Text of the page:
Protests on the rise across Russia – even where there never were any before

Approximately 15,000 people took part in demonstrations in Moscow, Russia marking two years since opposition leader Boris Nemtsov was gunned down near the Kremlin walls (Image: newstalk.com)

 

Analysis & Opinion, Politics, Russia

Aleksandr Kynyev, an expert with Aleksey Kudrin’s Committee on Civic Initiatives (CCI), says “social protests are beginning to occur even in those regions and cities where there hadn’t been any before,” a “very dangerous” development given continuing bad economic news and the reduction in the representative quality of regional governments.

United Russia [party of Putin’s elite – Ed.] had been freezing out the opposition parties and ending elections already before 2016, he says; but over the last six months, that trend has accelerated. As a result, he argues, many in Russia’s regions now feel they have no way to present their grievances to the powers that be except by taking to the streets.

Another CCI expert Aleksey Titkov adds that these protests increasingly are taking on a political coloration. “People who haven’t been interested in politics up to now are affected by limitations on Internet access” as a result of the Yarovaya package. And they are now ready to take a political stand over that.

And a third CCI expert Nikolay Petrov that the relative stability of recent months is ending. People no longer feel they can simply march in place, and they are now ready to protest, a view echoed by economist Yevgeny Gontmakher. (On this CCI report, see also Aleksey Gorbachev’s article in Nezavisimaya gazeta.)


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Edited by: A. N.

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  • Robert

    Protests will obviously continue to be ‘on the rise’ in Russia – from now until the 2017 Revolution happens in November.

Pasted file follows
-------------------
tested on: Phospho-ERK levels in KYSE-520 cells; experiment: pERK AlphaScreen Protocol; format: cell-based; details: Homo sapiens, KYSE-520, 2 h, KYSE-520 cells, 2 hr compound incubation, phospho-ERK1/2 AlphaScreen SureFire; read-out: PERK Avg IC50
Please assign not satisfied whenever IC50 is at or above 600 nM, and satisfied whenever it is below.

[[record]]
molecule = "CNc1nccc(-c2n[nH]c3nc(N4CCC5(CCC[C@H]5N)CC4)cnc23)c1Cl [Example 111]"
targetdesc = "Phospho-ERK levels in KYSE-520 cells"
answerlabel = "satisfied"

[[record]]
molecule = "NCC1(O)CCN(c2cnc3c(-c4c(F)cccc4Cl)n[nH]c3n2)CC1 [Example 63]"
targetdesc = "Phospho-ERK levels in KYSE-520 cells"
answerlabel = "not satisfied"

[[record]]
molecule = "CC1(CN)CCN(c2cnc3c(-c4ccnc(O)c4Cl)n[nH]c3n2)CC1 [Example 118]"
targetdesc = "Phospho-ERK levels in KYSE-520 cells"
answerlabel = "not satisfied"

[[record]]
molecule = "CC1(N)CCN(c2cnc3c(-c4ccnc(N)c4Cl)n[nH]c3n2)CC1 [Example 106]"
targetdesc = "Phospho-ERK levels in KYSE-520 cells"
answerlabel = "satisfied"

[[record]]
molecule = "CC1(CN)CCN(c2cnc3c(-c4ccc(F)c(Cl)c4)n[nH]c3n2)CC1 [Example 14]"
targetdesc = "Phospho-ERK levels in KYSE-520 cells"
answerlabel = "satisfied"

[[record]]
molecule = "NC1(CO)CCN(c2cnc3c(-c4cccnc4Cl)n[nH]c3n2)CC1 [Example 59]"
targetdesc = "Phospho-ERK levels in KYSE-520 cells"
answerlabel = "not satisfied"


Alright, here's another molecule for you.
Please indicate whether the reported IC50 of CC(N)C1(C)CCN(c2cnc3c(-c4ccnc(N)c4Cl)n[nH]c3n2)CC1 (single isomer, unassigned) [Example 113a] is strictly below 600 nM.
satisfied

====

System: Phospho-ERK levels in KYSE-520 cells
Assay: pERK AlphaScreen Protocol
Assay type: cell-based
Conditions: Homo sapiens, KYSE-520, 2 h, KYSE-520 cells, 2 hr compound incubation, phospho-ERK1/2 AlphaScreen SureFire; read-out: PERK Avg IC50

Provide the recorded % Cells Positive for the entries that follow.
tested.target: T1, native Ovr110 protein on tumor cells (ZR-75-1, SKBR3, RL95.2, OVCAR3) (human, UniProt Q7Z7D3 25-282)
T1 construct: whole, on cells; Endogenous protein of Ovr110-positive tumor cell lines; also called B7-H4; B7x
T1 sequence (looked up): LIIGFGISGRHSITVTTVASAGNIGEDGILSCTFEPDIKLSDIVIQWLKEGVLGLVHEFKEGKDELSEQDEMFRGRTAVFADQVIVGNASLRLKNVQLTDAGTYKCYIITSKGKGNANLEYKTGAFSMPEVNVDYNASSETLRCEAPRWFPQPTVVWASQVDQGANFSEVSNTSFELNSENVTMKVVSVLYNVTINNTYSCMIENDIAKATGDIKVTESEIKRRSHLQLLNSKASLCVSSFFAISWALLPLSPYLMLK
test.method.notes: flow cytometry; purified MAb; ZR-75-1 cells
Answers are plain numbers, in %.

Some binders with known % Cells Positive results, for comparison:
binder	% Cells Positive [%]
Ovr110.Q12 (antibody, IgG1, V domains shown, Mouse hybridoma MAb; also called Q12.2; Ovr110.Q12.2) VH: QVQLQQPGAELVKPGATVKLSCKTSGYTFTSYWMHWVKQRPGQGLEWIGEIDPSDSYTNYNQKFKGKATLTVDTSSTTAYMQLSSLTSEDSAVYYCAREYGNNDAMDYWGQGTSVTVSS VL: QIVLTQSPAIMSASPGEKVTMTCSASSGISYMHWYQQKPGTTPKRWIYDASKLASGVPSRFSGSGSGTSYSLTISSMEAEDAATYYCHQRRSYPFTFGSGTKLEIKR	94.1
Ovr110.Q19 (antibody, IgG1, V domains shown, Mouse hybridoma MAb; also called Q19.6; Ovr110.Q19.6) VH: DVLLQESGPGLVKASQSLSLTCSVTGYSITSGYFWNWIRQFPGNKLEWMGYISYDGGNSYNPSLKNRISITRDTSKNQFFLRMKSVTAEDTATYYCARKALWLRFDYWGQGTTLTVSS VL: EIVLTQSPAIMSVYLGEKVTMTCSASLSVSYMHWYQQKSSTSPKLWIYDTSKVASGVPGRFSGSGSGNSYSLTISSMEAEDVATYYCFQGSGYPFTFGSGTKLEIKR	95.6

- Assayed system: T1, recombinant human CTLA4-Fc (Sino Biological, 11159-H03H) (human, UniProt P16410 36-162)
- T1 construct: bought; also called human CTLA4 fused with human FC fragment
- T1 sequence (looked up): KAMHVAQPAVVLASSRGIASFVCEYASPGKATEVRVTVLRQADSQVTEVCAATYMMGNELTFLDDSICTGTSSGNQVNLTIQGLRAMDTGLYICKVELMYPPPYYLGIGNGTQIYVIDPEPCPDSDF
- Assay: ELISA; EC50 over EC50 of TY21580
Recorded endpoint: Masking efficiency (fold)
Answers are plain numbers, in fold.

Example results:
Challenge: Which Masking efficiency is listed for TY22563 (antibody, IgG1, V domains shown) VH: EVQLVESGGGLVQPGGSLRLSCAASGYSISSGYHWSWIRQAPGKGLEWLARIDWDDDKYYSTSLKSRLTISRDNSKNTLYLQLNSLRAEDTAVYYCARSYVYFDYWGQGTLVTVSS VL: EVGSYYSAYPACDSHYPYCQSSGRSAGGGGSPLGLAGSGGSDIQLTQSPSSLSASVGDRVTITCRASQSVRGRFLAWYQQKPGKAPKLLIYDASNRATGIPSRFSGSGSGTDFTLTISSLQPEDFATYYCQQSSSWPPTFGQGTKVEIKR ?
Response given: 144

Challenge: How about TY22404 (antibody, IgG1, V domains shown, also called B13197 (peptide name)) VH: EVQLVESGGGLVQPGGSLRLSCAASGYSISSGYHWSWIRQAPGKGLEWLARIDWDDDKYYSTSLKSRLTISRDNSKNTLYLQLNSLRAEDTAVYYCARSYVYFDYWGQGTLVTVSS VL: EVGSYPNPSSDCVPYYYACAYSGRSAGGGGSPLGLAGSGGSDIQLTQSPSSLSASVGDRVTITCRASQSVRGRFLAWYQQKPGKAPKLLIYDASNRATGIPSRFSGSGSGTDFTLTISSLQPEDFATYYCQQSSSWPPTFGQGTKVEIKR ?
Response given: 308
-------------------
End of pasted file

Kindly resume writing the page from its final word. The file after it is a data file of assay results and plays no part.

• Brent

    Sounds like the sleeping “Russian bearers” of Putin’s restrictions and bad economic decisions may finally be waking up….hopefully Putin has to bring home his soldiers like Tsar Alexander did in 1917….

    • Dagwood Bumstead

      The last Tsar Aleksandr was Aleksandr III who died in 1894. I assume you mean Nicholas II :). And it wasn’t Nicholas who brought the soldiers home, they pretty much brought themselves home after the February Revolution, but especially after the October Revolution when Lenin and his fellow thugs seized power in Petrograd. The two Brest-Litovsk peace treaties ended the war with the Central Powers, but by then the Civil War had started so the soldiers really proceeded from one war to another.

  • Yoshua

    The Kremlin created the new security apparatus to deal with a deteriorating situation that they saw was coming ?

  • danram

    Hmmmmm … No wonder Putin decided to create a new 400,000 man internal police force under his direct command. He knows that the wheels are about to come off.

    • Dagwood Bumstead

      I hope the dwarf will meet the same fate as Mussolini: hanging upside down from the Lenin Mausoleum on Red Quare, with Alina hanging next to him.

  • zorbatheturk

    The RuSSians are revolting!

    • Dagwood Bumstead

      Quite so, Dwarfstanians always were and still are revolting.

  • Dagwood Bumstead

    I wonder whether we will see and hear Dwarfstanians chanting “”Putin khuilo!” during their demonstrations……. or even more insulting (but true as well) “Putin pedo!”.